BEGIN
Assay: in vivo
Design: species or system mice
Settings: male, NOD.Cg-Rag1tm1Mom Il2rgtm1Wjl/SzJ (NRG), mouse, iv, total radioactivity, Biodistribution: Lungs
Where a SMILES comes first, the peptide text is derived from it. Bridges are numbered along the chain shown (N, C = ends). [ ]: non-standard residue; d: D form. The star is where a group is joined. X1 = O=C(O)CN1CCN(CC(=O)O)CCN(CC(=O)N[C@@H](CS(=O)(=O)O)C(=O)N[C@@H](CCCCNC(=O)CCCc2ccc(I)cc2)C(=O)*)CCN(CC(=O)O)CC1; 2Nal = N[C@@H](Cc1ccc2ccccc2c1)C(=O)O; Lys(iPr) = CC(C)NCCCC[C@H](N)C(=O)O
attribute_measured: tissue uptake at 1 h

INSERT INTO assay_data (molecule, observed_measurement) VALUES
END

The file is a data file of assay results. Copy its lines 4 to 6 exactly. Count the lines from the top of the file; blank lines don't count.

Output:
Where a SMILES comes first, the peptide text is derived from it. Bridges are numbered along the chain shown (N, C = ends). [ ]: non-standard residue; d: D form. The star is where a group is joined. X1 = O=C(O)CN1CCN(CC(=O)O)CCN(CC(=O)N[C@@H](CS(=O)(=O)O)C(=O)N[C@@H](CCCCNC(=O)CCCc2ccc(I)cc2)C(=O)*)CCN(CC(=O)O)CC1; 2Nal = N[C@@H](Cc1ccc2ccccc2c1)C(=O)O; Lys(iPr) = CC(C)NCCCC[C@H](N)C(=O)O
attribute_measured: tissue uptake at 1 h

INSERT INTO assay_data (molecule, observed_measurement) VALUES